There is endless talk about how different bands are doing, prices for bookings, the gossip about other agencies or promoters, how many punters Ten Years After (TYA) or Tull got the previous night and how well they've gone down. I love all of this chatter, every snippet seems incredibly important. The office is always busy with phones ringing constantly and a fair number of visits from agents and promoters. Some of the band members are regular visitors, such as Clouds, another of Terry's bands. They are a trio of Scots living in London who play a lot of gigs in the 'in' clubs like the Scotch of St James and The Cromwellian which is why they are always around the office. They were managed by Brian Epstein, the Beatles manager, until his death after which Terry signed them. I feel they are relying a lot on Terry to get things going for them hence their regular presence in the office.

I get on with my bookings with a frantic energy I manage to conjure up on the phone. I've found a place for myself and I am anxious to make it work. Despite my excitement and thirst to be more involved I remain quiet and self-effacing in the office. That's how I am normally but I also sensed how changeable and precarious everything is. I am learning how to keep my balance on the tightrope that is the music business.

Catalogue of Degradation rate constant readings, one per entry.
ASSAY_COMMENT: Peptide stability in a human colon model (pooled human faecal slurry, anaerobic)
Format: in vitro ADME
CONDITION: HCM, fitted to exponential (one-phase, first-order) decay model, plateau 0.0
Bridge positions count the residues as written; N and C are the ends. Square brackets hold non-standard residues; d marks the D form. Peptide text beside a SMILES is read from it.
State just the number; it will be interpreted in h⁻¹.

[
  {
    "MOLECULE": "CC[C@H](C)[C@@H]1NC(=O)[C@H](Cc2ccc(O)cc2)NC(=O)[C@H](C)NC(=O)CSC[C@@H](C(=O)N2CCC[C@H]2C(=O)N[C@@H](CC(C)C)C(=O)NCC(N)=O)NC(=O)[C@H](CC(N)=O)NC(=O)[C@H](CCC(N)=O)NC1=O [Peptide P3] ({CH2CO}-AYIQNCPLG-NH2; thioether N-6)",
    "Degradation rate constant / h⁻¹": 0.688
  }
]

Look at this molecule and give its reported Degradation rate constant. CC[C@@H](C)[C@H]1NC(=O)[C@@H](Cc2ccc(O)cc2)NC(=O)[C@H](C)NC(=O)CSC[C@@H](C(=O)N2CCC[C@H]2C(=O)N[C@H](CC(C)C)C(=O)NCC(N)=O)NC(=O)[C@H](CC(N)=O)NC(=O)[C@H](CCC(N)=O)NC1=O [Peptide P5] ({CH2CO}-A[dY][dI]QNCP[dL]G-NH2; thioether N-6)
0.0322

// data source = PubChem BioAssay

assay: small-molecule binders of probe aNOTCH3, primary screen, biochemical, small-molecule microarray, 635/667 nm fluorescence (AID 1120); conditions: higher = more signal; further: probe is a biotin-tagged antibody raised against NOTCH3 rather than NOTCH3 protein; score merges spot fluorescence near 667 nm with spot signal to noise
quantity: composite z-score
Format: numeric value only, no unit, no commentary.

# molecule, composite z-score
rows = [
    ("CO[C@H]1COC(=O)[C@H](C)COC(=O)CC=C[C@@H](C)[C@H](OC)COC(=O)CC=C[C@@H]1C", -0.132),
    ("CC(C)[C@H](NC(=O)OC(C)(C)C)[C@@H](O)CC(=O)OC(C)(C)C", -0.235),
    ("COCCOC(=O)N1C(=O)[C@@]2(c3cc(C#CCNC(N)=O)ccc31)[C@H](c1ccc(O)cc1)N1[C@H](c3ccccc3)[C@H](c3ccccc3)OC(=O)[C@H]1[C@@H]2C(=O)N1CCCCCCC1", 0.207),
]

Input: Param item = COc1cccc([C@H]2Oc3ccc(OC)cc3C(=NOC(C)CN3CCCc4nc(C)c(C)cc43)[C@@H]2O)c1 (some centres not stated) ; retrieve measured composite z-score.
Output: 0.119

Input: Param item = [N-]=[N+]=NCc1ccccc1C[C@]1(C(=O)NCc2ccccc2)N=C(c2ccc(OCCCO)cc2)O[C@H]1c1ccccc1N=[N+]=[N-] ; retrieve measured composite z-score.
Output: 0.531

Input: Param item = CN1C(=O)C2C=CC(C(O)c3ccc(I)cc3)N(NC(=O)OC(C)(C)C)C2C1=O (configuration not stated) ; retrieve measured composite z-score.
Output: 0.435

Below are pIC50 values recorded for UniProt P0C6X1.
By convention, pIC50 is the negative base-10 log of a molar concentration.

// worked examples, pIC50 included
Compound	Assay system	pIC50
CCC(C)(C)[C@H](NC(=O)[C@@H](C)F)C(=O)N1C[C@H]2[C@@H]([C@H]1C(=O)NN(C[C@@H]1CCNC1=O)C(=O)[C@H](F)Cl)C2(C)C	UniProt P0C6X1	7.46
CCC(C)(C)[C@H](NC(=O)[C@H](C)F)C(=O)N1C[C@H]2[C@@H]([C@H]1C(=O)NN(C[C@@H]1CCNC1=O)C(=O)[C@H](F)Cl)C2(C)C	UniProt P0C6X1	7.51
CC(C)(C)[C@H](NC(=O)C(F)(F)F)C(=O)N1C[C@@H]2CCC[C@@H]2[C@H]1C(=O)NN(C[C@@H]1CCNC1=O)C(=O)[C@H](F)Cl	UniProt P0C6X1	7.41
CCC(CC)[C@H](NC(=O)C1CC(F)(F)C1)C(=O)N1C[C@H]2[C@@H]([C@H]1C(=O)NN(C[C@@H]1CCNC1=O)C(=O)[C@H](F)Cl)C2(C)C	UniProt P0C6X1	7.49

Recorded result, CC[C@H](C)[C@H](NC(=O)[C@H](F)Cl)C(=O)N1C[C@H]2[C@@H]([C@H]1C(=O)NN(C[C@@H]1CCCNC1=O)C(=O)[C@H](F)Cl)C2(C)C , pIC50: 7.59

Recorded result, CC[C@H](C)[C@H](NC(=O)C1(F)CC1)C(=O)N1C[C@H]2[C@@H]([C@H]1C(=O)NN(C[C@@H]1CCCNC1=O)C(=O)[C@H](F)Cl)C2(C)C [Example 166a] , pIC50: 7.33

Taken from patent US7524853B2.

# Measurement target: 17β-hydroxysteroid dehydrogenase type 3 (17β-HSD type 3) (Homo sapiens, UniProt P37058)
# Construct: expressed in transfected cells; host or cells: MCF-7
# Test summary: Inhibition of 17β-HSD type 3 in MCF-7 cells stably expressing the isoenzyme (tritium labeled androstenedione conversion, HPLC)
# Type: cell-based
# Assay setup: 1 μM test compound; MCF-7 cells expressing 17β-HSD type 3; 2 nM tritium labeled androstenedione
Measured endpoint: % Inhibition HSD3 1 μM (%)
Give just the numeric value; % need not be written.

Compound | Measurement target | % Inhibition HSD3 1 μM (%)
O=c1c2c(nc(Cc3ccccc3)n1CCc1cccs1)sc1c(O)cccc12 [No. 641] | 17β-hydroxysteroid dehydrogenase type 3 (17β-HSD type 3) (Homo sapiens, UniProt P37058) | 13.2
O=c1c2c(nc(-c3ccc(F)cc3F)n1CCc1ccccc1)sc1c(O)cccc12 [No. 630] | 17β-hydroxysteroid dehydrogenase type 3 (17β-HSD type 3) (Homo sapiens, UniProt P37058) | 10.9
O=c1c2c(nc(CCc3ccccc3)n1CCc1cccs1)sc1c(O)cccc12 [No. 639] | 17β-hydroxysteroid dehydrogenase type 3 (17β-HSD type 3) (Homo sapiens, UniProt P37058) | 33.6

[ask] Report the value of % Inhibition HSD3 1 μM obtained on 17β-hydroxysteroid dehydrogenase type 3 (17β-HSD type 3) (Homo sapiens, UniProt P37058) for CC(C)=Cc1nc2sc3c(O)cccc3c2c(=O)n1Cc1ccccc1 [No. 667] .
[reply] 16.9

When I started I thought I would be doing the job for a few weeks to earn some money and then I'd get back to doing my own thing. I still think that. However in such an insecure period in my life the office and my role in it are reassuring, as is the £12.50 plus £5 commission a week I’m earning. I also acknowledge to myself how much I love hanging around with bands and finding I can make a living doing it is a bit unbelievable.

Most evenings when the office closes I go to a pub in Wardour Street called The Ship. It’s the musicians pub where I feel overawed and slip in the side door, quietly order a drink and hope I'll see somebody I can chat to, usually one of the roadies although occasionally a musician. After that it’s on to Jimmy's, a Greek Cypriot restaurant in a basement at no23 Frith Street which serves various meat dishes with cabbage salad and chips very cheap and always delicious. I  have become a regular. Then it’s on to the Marquee to check out who is playing and meeting more roadies and musicians. Actually it doesn't take long before I am using the front door of The Ship and I’m permanently on the guest list at the Marquee.

I am happy with this life but the company is about to change it's name to Chrysalis, start a record label, a new agency and move to a bigger office on Oxford Street.

Terry is a man in a hurry and in October we move. The introduction to my music life is over.